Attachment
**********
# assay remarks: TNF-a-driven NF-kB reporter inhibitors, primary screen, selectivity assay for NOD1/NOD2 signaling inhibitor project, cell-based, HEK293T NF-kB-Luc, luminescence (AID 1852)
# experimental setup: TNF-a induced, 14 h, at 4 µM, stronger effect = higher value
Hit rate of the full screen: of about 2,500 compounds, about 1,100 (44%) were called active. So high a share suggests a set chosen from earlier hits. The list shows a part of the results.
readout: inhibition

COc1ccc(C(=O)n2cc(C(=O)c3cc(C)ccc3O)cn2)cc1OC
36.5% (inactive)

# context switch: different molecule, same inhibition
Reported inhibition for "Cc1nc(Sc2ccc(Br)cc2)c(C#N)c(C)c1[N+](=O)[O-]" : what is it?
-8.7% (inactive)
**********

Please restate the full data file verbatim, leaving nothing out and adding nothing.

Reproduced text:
# assay remarks: TNF-a-driven NF-kB reporter inhibitors, primary screen, selectivity assay for NOD1/NOD2 signaling inhibitor project, cell-based, HEK293T NF-kB-Luc, luminescence (AID 1852)
# experimental setup: TNF-a induced, 14 h, at 4 µM, stronger effect = higher value
Hit rate of the full screen: of about 2,500 compounds, about 1,100 (44%) were called active. So high a share suggests a set chosen from earlier hits. The list shows a part of the results.
readout: inhibition

COc1ccc(C(=O)n2cc(C(=O)c3cc(C)ccc3O)cn2)cc1OC
36.5% (inactive)

# context switch: different molecule, same inhibition
Reported inhibition for "Cc1nc(Sc2ccc(Br)cc2)c(C#N)c(C)c1[N+](=O)[O-]" : what is it?
-8.7% (inactive)